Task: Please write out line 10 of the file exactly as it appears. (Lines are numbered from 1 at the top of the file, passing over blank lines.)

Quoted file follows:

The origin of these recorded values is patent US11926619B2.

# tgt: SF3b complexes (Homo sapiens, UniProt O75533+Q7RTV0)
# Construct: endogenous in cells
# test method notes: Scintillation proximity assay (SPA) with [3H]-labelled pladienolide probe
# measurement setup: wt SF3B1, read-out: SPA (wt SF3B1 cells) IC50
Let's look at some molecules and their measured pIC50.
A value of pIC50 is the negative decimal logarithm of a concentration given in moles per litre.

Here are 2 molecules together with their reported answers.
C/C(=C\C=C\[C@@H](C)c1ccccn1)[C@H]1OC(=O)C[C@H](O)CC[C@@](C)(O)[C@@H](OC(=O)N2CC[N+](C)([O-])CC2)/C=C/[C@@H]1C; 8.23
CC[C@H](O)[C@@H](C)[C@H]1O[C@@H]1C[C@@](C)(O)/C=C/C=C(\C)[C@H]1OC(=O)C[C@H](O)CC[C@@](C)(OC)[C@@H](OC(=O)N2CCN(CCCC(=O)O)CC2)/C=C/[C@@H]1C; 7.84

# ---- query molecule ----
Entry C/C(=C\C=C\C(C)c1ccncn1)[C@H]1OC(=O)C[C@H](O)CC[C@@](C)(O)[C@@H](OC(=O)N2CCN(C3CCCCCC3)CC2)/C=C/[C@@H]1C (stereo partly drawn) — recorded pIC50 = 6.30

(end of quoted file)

CC[C@H](O)[C@@H](C)[C@H]1O[C@@H]1C[C@@](C)(O)/C=C/C=C(\C)[C@H]1OC(=O)C[C@H](O)CC[C@@](C)(OC)[C@@H](OC(=O)N2CCN(CCCC(=O)O)CC2)/C=C/[C@@H]1C; 7.84